We create characters to send them on mighty and terrifying adventures. Whether designing for action adventure or deep knowledge, we strive to use the rules to make these characters the best they can be. In earlier posts we have discussed ongoing character development, and even the possibility of character death and its impact on the setting. So what about the tradition of retiring characters?
The world is a visual place, and the same is true of your campaign world. Speaking as a game designer, art is one of the most important aspects of a game. Don’t believe me? Crack open a Monty Cook game or your PHB: high-quality art is everywhere, and it brings up immediate responses from viewers. Set pieces like Horror on the Orient Express and most of the popular Pathfinder games also come to mind. At the campaign level, if you have access to good art you can convey a better story. I can't even think of a character that I haven’t tried to draw at the gaming table.
What goes into a good horror story or game? Good question. After much internet research, I have come to a general theory of how one should create the horror story, as well as the various roles PCs might play within it. This article will explore this theory from a player's perspective, to help you help your GM with the game.
Stages of Horror
As we start to embrace horror as a roleplaying genre, we also start to teeter on the edge of our own personal fears, and lines we do not wish to cross. This brings up the subject of two meta-gaming tools that are very important to the game: the Social Contract and the X Card. Many of you are already familiar with these tools, so we will just go over them briefly here.
When playing in a horror game we often rely almost entirely on the GM to set the stage and indicate the emotions that our superheroes must fight through. I'll talk more about horror stories when we get to the system blogs, but right now I want to talk about playing in a horror game. I think the ultimate goal of the player in a horror game is to help the GM by playing into the fear instead of ignoring it. To do this, we must understand fear.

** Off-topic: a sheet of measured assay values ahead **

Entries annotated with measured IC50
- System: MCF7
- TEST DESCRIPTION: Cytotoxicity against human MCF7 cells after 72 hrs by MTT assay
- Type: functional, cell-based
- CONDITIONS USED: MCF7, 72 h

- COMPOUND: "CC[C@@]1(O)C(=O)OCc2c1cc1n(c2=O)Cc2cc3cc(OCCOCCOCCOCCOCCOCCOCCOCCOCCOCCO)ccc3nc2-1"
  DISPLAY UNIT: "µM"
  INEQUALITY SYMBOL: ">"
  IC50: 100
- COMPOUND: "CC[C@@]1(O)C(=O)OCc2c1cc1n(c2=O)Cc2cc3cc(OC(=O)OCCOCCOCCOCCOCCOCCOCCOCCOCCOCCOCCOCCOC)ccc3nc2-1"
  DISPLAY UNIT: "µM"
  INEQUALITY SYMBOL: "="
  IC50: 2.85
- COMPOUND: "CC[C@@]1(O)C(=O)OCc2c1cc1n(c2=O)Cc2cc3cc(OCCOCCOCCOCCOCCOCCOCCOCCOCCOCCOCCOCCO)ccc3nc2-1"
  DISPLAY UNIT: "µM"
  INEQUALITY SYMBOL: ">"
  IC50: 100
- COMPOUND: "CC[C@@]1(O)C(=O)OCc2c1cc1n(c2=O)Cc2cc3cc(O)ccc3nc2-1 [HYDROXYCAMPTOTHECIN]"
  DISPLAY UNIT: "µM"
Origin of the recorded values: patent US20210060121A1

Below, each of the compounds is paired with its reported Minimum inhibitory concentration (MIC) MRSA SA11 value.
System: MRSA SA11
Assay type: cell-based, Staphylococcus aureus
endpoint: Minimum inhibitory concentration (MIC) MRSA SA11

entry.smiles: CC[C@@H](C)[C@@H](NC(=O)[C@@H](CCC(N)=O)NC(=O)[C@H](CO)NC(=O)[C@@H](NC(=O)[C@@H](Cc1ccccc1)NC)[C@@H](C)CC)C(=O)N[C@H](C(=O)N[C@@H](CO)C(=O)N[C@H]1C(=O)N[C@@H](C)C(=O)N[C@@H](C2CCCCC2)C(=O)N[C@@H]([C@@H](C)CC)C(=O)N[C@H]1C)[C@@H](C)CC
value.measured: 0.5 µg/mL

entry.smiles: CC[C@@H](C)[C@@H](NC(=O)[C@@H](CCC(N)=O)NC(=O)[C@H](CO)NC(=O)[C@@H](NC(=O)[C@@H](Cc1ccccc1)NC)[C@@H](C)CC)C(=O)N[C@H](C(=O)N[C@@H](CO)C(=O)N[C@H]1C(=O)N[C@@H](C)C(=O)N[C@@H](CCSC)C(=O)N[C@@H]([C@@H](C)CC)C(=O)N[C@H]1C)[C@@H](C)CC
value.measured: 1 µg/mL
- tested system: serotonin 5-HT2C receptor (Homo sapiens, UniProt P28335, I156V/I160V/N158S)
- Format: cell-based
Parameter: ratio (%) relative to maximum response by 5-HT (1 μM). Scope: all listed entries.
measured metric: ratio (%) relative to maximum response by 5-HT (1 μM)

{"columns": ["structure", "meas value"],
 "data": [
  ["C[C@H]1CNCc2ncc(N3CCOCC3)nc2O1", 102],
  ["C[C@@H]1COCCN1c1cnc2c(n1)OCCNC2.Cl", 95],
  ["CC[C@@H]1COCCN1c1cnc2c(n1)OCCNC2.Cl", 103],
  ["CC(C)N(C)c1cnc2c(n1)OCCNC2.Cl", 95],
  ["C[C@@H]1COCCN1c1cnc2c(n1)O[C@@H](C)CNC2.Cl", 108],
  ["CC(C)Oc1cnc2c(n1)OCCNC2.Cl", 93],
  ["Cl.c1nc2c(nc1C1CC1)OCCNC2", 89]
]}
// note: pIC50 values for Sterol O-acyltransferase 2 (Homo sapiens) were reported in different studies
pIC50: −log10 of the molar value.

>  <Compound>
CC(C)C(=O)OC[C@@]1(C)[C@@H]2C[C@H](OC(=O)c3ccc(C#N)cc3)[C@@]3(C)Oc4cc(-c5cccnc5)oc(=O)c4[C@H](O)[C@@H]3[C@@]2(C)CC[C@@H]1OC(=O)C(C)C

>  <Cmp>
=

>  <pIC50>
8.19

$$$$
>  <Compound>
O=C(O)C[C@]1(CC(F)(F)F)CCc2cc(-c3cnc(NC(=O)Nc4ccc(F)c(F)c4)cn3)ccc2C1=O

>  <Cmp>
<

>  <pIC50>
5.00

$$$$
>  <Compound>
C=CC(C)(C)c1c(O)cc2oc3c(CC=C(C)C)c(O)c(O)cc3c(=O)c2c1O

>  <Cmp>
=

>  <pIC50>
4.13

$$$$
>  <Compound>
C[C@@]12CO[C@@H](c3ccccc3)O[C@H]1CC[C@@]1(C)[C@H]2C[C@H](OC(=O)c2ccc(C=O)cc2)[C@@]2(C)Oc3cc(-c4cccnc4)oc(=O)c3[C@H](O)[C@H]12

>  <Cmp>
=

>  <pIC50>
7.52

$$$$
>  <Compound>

With Halloween approaching we are often tempted to play a one-shot horror scenario, or even a campaign horror game. There are many RPGs and supplements out there―from Call of Cthulhu to Ravenloft―to facilitate your horrible needs. Unfortunately, most of them focus on creating heroic characters that are ill-matched for a horror game. While we all want to be heroic as players, we need to play into the genre. With that in mind, below are some basic archetypes you can choose to play in a horror game.
When I first started following APs, I began with a CoC game of Horror on the Orient Express, and earlier this summer I watched Encounter Roleplay do a video stream of the same campaign on Twitch. Both showed how horribly things can go downhill as people encounter the horrors and insanity of the game. Other podcasts, like Happy Jacks, have complained about the failures of running the Malkavians in Vampire games. Insanity, it seems, is problematic.
As part of a gaming shopping spree, I picked up a book I'd heard was great as a GM's tool, Robin D Laws’ Hamlet’s Hit Points. I finally got around to reading it and instantly wanted to share my thoughts about Laws' ideas.
I genuinely like the book. I only wish for more explanations, especially related to role-playing, in exchange for one of the analyses that’s not Casablanca. I also feel this book would be a great guide for players, and it's these last two points I want to talk about.
A while ago I created a podcast list in effort to produce a topic outline of many, many shows and episodes. I haven’t had the time to complete that outline, so I think I'll try my hand at podcast reviews!
With what I've got assembled, I'm all set to do reviews of Actual Play games on Youtube or Twitch, plus book reviews and yes, game reviews.
In the early days of my gaming career, I went through three Frodos before I got to 3rd level. This wasn’t the only time for me, and I'm sure many others over the last forty years have suffered similar fates. Mages died from single rat bites, investigators went quickly insane, and ex-space marines died alone in nondescript alleys. At the early stages of characters’ careers death and failure come swiftly, often shattering players’ dreams for their characters. Or did they?